One Giant Leap: The Impossible Mission that Flew us to the Moon: A Review

Abdulkader Thomas
6 min readAug 22, 2020

When I reviewed Prof. Robert Kuttner’s Can Democracy Survive Global Capitalism, I fretted about America’s bad situation. I needed to get away. Lucky for me, I had at hand Charles Fishman’s One Giant Leap (New York: Simon & Schuster, 2019 — ISBN 978–1–5011–0629–3). To my surprise, Fishman had a bit of everything, even an answer for Kuttner. Fishman’s prose is often inspiring. The anecdotes that he has collected range from terrifying to engaging. And, it is all relevant to our current situation.

How do I connect these books? In the half century since the United States put twelve men on the moon, our space mission has been adrift. But, the decade in which President Kennedy inspired the Apollo program, we had every ill that you could imagine: an omnivorous military-industrial complex, a “forever war” in Vietnam, a cold war with the Soviet Union, a coming to account over race, global economic rebalancing,…

Where are we today? We have that same omnivorous military-industrial complex, a refreshed coming to account over race, a “forever war” in Afghanistan+, an emerging cold war with the People’s Republic of China, global economic rebalancing,…

Beyond a well told story, what do we get from Fishman? Here are three sets of takeaways:

  1. No valuable project goes unopposed. There was strong and un-subsiding opposition to the Apollo project. Some of this was budget based. Some of it was concept based. On May 25, 1961, President Kennedy proposed that the United States should put a man on the moon within the decade. Ignoring the hedge — did he mean by 1970, or 1971 — the President was spurred by his personal competitive spirit: Soviet Communism could not be more successful than the then version of American Capitalism. And, yet in 1961, the Soviets had put dogs in space, and then Yuri Gargarin was the first human to orbit the earth. The United States was well behind.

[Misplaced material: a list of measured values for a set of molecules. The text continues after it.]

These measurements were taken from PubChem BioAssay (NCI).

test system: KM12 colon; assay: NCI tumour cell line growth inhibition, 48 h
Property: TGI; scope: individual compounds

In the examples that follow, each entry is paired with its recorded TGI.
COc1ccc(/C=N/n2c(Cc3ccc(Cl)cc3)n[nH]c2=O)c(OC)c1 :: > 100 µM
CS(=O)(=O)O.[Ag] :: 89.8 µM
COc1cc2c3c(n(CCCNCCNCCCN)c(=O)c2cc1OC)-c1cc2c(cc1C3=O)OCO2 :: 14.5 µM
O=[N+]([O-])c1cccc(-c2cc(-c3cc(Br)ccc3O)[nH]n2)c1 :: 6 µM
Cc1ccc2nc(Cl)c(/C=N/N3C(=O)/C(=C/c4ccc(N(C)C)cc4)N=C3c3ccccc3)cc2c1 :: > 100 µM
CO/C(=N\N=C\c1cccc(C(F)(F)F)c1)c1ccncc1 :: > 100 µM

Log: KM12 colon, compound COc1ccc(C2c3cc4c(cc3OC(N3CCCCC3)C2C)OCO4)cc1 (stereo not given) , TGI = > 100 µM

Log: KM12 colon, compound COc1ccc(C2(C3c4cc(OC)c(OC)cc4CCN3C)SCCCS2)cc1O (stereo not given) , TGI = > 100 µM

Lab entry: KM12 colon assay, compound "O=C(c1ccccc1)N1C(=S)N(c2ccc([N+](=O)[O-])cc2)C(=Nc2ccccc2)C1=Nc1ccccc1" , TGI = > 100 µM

The cost of Apollo was always challenged. The challenge grew as the evidence showed that the Soviets were unable or unwilling to compete to put the first man on the moon. The challenge expanded as the Vietnam War pressurized the American treasury. And, as the Civil Rights movement highlighted American poverty, the question was asked, couldn’t the funds allocated to Apollo end poverty now? Fishman offers direct and indirect answers:

As a national project, Apollo put jobs in all fifty states. These were new jobs changing old technologies and introducing new ones, especially in computing. Unlike the waste of war, Apollo’s 400,000 jobs were constructive and shaped how we live and work today.

When confronted about the Apollo cost, which would reach $19 billion, President Kennedy was able to point out that American discretionary spending on cigarettes and cigars was greater each year than the Apollo budget.

As for Vietnam, the $111 billion spent was greater and the results devastating in the loss of life, political failure, and diversion of funds from domestic needs to geopolitical waste.

2. No fruitful project gets credit for its greatest contributions. The reliable integrated circuit, not Tang! Even when I was a teenager, we were convinced that Tang was a NASA by-product. Turns out that Tang first appeared when I did — four years before President Kennedy’s launch of the Moon program. Even though Kennedy never guessed what we would learn from the mission, we learned: materials science, quality control, improved inertial guidance, real time computing, DSKY display-keyboard interaction, reliable integrated circuits, semi-conductors, chip reliability, non-stop computing, battery technology, electric vehicles, communications technology, satellite technology, rocketry, better project management, and tens of thousands of engineering and aerospace solutions. Most of what Apollo gave us, we don’t know about. Most of it has become indispensable to our modern lifestyles. And, much of it can be used to address the very challenges of our day from climate change to better healthcare and clean energy.